Adherence to HIV Meds Decreasing in Africa An alarming trend: Up to 40 percent of Africans with HIV who start treatment discontinue it within one to three years, which can lead to viral strains resistant to less-expensive first-line medications, The New York Times reports.
October 25, 2010
World Cup Did Not Increase Sex Work in South Africa A new study by a sex worker group in South Africa shows that sex work did not increase during the 2010 World Cup, PlusNews reports. The results are contrary to expectations of some HIV/AIDS advocates, who anticipated a rise in sex work that would fuel HIV transmission rates.
Finger-Prick HIV Tests Promoted to Gay Men in London A new campaign encourages gay men in London to screen for HIV using a finger-prick blood test, PinkPaper.com reports. The finger-prick test is painless, provides results in 20 minutes and is considered more than 99 percent accurate.
UCLA Gets $4M NIH Grant to Study HIV in Jails Researchers at the University of California Los Angeles (UCLA) have received a $4.6 million grant from the National Institutes of Health (NIH) to investigate ways to get HIV-positive men released from Los Angeles County jails into medical care and treatment, according to a UCLA statement.
October 21, 2010
JetBlue Flight Attendant Pleads Guilty Steven Slater, the former JetBlue flight attendant, plead guilty to a felony charge of second-degree attempted criminal mischief and a misdemeanor charge of fourth-degree attempted criminal mischief.
First Cuban MSM HIV Prevention Initiative Turns 10 An HIV prevention initiative in Cuba for men who have sex with men (MSM) that launched 10 years ago is now applied in 14 provinces in the country through a total of 1,700 health workers providing community outreach, IPS reports.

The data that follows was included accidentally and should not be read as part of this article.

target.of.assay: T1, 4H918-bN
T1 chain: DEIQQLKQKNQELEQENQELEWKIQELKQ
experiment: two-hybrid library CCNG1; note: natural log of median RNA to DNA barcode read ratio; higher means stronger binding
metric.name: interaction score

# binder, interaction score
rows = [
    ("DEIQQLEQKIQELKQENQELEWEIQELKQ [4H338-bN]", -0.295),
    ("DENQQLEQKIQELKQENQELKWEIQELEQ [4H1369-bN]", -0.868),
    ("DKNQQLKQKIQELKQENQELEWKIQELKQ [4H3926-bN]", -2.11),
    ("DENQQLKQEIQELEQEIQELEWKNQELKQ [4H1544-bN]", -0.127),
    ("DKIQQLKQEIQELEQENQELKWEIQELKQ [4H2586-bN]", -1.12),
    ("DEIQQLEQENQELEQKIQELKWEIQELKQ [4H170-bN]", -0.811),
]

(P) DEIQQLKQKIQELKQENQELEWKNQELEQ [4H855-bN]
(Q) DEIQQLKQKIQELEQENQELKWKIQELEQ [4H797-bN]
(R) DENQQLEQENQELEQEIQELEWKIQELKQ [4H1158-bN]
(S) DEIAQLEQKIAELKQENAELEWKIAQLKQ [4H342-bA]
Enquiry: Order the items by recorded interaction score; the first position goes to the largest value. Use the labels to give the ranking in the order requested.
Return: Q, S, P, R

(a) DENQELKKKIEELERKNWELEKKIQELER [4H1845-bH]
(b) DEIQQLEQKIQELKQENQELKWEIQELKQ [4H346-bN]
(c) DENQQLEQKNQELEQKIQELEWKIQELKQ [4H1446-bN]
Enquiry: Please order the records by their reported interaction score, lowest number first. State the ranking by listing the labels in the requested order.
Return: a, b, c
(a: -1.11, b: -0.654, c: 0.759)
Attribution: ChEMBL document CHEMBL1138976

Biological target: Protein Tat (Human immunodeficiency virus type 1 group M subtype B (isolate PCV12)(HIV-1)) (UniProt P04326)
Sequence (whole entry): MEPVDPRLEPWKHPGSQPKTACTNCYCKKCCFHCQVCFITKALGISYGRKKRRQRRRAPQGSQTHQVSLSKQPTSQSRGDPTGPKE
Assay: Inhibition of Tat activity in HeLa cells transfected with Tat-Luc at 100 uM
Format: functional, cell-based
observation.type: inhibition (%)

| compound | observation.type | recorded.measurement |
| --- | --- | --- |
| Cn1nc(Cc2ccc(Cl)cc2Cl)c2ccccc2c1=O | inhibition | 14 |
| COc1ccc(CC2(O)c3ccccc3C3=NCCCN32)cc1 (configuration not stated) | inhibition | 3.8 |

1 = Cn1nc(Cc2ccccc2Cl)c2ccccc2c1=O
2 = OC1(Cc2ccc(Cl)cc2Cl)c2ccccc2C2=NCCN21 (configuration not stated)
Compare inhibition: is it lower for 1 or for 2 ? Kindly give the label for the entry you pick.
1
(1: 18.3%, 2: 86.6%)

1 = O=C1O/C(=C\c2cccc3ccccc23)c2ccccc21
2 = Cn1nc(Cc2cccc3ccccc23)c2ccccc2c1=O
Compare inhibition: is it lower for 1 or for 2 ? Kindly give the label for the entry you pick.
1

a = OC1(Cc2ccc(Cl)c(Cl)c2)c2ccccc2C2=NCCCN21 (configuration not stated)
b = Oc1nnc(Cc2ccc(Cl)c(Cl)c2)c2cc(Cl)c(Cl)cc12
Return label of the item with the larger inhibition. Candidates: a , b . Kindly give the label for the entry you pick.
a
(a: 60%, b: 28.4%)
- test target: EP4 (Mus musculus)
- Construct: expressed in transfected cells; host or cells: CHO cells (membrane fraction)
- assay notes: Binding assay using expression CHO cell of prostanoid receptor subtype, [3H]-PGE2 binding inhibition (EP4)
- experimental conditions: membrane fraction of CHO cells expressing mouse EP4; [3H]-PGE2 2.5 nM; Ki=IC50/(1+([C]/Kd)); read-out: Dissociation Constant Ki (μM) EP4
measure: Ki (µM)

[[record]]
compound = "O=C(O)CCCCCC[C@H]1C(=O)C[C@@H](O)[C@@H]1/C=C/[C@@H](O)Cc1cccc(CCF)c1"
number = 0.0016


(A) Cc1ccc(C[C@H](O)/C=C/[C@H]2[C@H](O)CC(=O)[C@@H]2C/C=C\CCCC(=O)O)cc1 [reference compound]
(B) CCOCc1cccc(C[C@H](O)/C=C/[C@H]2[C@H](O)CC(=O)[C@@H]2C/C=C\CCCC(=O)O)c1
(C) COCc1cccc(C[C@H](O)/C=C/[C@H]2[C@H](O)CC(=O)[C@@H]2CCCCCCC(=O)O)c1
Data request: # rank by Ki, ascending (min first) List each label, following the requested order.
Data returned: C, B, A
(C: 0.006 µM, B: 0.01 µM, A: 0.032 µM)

Regulating Condoms in the Porn Industry The great condom debate lives on: Requiring the adult film industry to use condoms may not stem the spread of HIV among actors, according to an article in The Atlantic.
Chicago Begins Inmate HIV Program The University of Illinois at Chicago has won a $7 million federal grant to research and target HIV infection in correctional facilities, according to the Chicago Sun Times.
Sotomayor Says Supreme Court Should Have Heard HIV Appeal Supreme Court Justice Sonia Sotomayor said the court should have listened to the appeal of a Louisiana inmate who said prison officials subjected him to cruel and unusual punishment after he refused to take HIV medications, reports the Courthouse News Service.
October 18, 2010
Obama Heckled About AIDS Funding AIDS activists demanding more HIV/AIDS funding heckled President Barack Obama during his speech at a rally for Massachusetts gubernatorial candidate Deval Patrick, The Associated Press reports.
CDC: Risk of HIV Diagnosis Higher for Blacks, Latinos
In the United States, 1 in 22 blacks and 1 in 52 Latinos will be diagnosed with HIV in their lifetimes compared with 1 in 170 whites, according to a Centers for Disease Control and Prevention (CDC) report released on National Latino AIDS Awareness Day, October 15.